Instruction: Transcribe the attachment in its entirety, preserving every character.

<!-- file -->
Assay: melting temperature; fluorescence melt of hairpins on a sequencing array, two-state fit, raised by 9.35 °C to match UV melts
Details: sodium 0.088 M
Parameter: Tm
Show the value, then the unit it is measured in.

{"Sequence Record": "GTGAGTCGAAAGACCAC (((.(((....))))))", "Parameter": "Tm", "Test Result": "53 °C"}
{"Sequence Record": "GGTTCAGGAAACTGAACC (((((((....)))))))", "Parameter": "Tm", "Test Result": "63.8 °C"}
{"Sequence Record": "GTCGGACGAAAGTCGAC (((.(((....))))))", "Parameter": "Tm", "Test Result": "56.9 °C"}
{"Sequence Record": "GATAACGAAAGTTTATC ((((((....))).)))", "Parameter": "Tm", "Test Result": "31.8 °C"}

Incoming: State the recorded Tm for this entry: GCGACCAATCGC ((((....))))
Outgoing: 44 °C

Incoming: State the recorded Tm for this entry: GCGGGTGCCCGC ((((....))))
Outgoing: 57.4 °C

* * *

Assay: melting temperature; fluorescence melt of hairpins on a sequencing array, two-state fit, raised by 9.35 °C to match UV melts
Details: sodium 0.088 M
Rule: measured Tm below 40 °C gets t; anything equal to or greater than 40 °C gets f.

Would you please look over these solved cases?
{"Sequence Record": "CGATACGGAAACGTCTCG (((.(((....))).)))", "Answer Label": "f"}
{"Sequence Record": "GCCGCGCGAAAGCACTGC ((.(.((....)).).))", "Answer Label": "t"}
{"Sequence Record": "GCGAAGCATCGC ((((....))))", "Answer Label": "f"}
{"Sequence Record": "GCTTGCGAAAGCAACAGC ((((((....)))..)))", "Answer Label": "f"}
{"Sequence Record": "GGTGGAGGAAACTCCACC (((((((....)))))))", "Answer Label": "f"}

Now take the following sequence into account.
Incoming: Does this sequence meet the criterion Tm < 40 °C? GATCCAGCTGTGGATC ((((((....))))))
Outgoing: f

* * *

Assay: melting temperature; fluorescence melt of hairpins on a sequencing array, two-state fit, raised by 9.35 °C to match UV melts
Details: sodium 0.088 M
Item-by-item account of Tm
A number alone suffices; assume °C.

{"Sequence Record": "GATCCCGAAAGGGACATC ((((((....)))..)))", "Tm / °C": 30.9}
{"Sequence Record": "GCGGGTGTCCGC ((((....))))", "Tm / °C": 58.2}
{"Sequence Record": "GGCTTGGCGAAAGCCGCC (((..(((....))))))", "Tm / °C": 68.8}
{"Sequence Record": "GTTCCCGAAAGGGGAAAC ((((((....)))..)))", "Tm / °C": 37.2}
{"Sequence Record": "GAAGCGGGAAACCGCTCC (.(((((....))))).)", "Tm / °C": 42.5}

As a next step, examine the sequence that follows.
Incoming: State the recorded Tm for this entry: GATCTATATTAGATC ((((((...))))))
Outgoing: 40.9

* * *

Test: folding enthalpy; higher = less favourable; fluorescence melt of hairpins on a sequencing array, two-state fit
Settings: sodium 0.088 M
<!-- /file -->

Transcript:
Assay: melting temperature; fluorescence melt of hairpins on a sequencing array, two-state fit, raised by 9.35 °C to match UV melts
Details: sodium 0.088 M
Parameter: Tm
Show the value, then the unit it is measured in.

{"Sequence Record": "GTGAGTCGAAAGACCAC (((.(((....))))))", "Parameter": "Tm", "Test Result": "53 °C"}
{"Sequence Record": "GGTTCAGGAAACTGAACC (((((((....)))))))", "Parameter": "Tm", "Test Result": "63.8 °C"}
{"Sequence Record": "GTCGGACGAAAGTCGAC (((.(((....))))))", "Parameter": "Tm", "Test Result": "56.9 °C"}
{"Sequence Record": "GATAACGAAAGTTTATC ((((((....))).)))", "Parameter": "Tm", "Test Result": "31.8 °C"}

Incoming: State the recorded Tm for this entry: GCGACCAATCGC ((((....))))
Outgoing: 44 °C

Incoming: State the recorded Tm for this entry: GCGGGTGCCCGC ((((....))))
Outgoing: 57.4 °C

* * *

Assay: melting temperature; fluorescence melt of hairpins on a sequencing array, two-state fit, raised by 9.35 °C to match UV melts
Details: sodium 0.088 M
Rule: measured Tm below 40 °C gets t; anything equal to or greater than 40 °C gets f.

Would you please look over these solved cases?
{"Sequence Record": "CGATACGGAAACGTCTCG (((.(((....))).)))", "Answer Label": "f"}
{"Sequence Record": "GCCGCGCGAAAGCACTGC ((.(.((....)).).))", "Answer Label": "t"}
{"Sequence Record": "GCGAAGCATCGC ((((....))))", "Answer Label": "f"}
{"Sequence Record": "GCTTGCGAAAGCAACAGC ((((((....)))..)))", "Answer Label": "f"}
{"Sequence Record": "GGTGGAGGAAACTCCACC (((((((....)))))))", "Answer Label": "f"}

Now take the following sequence into account.
Incoming: Does this sequence meet the criterion Tm < 40 °C? GATCCAGCTGTGGATC ((((((....))))))
Outgoing: f

* * *

Assay: melting temperature; fluorescence melt of hairpins on a sequencing array, two-state fit, raised by 9.35 °C to match UV melts
Details: sodium 0.088 M
Item-by-item account of Tm
A number alone suffices; assume °C.

{"Sequence Record": "GATCCCGAAAGGGACATC ((((((....)))..)))", "Tm / °C": 30.9}
{"Sequence Record": "GCGGGTGTCCGC ((((....))))", "Tm / °C": 58.2}
{"Sequence Record": "GGCTTGGCGAAAGCCGCC (((..(((....))))))", "Tm / °C": 68.8}
{"Sequence Record": "GTTCCCGAAAGGGGAAAC ((((((....)))..)))", "Tm / °C": 37.2}
{"Sequence Record": "GAAGCGGGAAACCGCTCC (.(((((....))))).)", "Tm / °C": 42.5}

As a next step, examine the sequence that follows.
Incoming: State the recorded Tm for this entry: GATCTATATTAGATC ((((((...))))))
Outgoing: 40.9

* * *

Test: folding enthalpy; higher = less favourable; fluorescence melt of hairpins on a sequencing array, two-state fit
Settings: sodium 0.088 M